unsteadiness and the wish for support. The patient staggers and sways
from side to side with a suggestion of ataxia. She moves slowly and the
knees may tremble. If the difficulty is marked, she may fall.
Derangements of station and gait on a nonorganic basis
are common. Affected patients may be unable either to stand or walk,
despite the absence of weakness or other objective neurologic
abnormalities. Testing for strength, tone, and coordination is normal
if carried out supine.
The gait abnormality in hysteria (astasia-abasia) is
nondescript and bizarre, and may take any number of forms that do not
conform to a specific organic disease pattern. The gait is irregular
and variable, with a great deal of superfluous movement and often
marked swaying from side to side. The patient may appear to be in great
danger of falling, but rarely does so, often demonstrating superb
balance during the contortions. If she does fall, it is in a theatrical
manner without injury. The bizarre movements often require better than
normal coordination. The patient may balance on the stance leg for a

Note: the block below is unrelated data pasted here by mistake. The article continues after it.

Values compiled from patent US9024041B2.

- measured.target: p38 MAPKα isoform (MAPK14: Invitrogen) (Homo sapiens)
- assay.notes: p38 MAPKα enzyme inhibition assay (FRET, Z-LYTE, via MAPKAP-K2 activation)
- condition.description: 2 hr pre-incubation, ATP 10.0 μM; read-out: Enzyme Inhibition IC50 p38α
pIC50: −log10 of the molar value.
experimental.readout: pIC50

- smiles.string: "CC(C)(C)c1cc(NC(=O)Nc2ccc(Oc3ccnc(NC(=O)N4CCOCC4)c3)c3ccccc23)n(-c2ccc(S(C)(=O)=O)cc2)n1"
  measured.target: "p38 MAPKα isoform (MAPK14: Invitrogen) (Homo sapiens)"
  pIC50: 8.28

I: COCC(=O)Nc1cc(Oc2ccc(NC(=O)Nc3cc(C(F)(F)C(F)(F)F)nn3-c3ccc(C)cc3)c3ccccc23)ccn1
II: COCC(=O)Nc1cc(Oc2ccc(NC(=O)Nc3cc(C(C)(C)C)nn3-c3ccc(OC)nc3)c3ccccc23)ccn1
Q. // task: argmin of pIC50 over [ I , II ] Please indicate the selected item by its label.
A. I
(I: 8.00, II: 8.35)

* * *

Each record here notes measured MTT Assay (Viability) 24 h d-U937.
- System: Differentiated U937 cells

prolonged period of time, while bringing up the swing leg with a great
show of effort. The gait may suggest the presence of a monoparesis,
hemiparesis, or paraparesis, yet the limbs can be used in an emergency.
The gait may show skating, hopping, dancing, or zigzag characteristics;
the legs may be thrown out wildly, or there may be a tendency to kneel
every few steps. Tremulousness of the extremities or tic-like or
compulsive features may be present.


the patient cannot walk forward, she may be able to walk backward or to
one side or to run without difficulty. The term astasia-abasia
originated in an 1888 monograph by Blocq, and the condition is
sometimes referred to as Blocq syndrome. Blocq described patients who
were able to jump, or walk on all fours, but unable to stand upright
(astasia) or to walk (abasia). Astasia-abasia is characterized by
normal lower-extremity function when recumbent, yet an inability to
walk. This same pattern can occur in lesions involving the cerebellar
vermis, such as alcoholic cerebellar degeneration or medulloblastoma.